Building a Sustainable Financial System in the EU

Over the past 20 years, the European Union has often been at the forefront of efforts to build a financial system that supports sustainable development. A growing number of social entrepreneurs, mainstream financial institutions, as well as public investment banks have led these efforts.

Increasingly, European financial policymakers and regulators are exploring their role in enabling an orderly transition to a prosperous low-carbon economy. This report presents a stock-take of actions under way at the European Union level and in selected Member States to align the rules governing the financial system with environmental sustainability. This is a fast-moving debate, with global developments such as China’s launch of the new G20 Green Finance Study Group pointing to the strategic nature of the agenda.

The European Commission (EC) estimates that up to €2 trillion will be required to meet the policy goals of the Europe 2020 Strategy for smart, sustainable and inclusive growth. The scale of the investment challenge has prompted a new focus on the strategic role of financial policy and regulation in harnessing the EU financial system. In this context, building a sustainable financial system can contribute to economic recovery by allocating capital to new growth sectors, as well as improving the efficiency and effectiveness of the capital intermediation process through improved risk management, better flows of information and a core alignment with long-term social purpose.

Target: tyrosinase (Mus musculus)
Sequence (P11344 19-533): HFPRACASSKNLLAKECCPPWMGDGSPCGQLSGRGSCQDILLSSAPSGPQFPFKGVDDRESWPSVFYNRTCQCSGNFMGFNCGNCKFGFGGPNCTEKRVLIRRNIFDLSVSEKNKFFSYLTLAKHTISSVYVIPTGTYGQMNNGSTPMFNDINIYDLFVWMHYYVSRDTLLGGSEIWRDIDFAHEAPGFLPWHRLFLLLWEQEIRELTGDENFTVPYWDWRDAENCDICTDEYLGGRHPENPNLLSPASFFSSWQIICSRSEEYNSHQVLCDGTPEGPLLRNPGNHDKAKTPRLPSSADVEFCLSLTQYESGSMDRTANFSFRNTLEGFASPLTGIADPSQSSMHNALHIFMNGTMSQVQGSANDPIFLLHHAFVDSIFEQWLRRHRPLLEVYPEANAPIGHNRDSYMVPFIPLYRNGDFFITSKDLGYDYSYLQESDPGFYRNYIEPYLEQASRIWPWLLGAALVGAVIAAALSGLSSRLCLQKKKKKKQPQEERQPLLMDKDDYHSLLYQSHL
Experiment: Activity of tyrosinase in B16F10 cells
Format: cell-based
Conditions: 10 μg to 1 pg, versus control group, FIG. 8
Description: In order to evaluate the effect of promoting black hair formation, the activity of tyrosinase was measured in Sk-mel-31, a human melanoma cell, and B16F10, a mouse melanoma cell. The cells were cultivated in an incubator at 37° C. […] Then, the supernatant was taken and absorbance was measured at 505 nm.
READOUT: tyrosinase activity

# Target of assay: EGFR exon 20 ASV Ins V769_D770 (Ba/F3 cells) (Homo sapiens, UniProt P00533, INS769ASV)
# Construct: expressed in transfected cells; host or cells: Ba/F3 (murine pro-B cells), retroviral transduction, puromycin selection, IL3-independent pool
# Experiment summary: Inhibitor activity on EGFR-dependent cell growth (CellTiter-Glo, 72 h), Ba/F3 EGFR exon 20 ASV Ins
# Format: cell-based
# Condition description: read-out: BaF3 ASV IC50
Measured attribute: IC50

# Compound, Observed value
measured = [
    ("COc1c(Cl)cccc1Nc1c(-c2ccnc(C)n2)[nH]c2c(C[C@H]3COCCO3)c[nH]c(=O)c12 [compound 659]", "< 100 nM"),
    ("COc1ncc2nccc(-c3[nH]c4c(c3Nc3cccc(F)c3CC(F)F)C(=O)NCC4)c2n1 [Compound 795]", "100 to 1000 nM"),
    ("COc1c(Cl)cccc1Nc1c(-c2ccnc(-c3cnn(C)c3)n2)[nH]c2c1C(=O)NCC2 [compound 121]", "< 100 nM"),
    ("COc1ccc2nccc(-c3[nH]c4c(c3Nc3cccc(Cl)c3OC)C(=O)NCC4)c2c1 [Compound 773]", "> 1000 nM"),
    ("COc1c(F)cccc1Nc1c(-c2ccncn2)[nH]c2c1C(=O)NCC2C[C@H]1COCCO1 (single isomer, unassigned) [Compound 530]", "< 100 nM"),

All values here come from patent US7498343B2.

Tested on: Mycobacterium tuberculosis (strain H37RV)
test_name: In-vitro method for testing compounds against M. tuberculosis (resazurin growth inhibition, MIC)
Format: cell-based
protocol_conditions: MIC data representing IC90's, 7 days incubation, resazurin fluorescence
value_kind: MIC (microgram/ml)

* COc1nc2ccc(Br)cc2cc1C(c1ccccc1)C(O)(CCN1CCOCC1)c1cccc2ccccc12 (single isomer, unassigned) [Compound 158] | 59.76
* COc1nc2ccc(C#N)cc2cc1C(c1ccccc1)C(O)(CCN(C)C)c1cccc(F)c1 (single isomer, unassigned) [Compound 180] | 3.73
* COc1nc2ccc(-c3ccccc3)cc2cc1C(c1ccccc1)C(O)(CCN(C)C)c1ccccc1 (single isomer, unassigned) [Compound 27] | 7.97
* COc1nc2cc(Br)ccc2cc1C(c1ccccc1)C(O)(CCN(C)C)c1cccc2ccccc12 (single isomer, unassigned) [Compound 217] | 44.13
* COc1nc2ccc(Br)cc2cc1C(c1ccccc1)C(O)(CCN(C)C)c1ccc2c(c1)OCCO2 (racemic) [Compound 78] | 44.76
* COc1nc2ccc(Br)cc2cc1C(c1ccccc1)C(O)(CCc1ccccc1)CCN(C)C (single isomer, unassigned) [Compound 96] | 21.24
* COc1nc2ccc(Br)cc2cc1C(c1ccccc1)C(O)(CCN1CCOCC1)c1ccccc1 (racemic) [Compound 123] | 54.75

Looking across the range of innovations across the EU, five broad policy priorities emerge. The central challenge of financing sustainable development in the EU is one of capital reallocation. Enhancing frameworks for risk management, clarifying the core responsibilities of financial institutions and improving reporting and disclosure across these dimensions will be necessary to fully unlock flows of sustainable finance. A growing number of Member States are delivering on individual aspects of these priorities, and others are acting within given asset classes. The debate is now advancing to the system level and the need for a strategic reset, seeking to link previously unconnected initiatives and to enhance the capacity of the financial system to support renewed economic competitiveness and improve sustainability performance.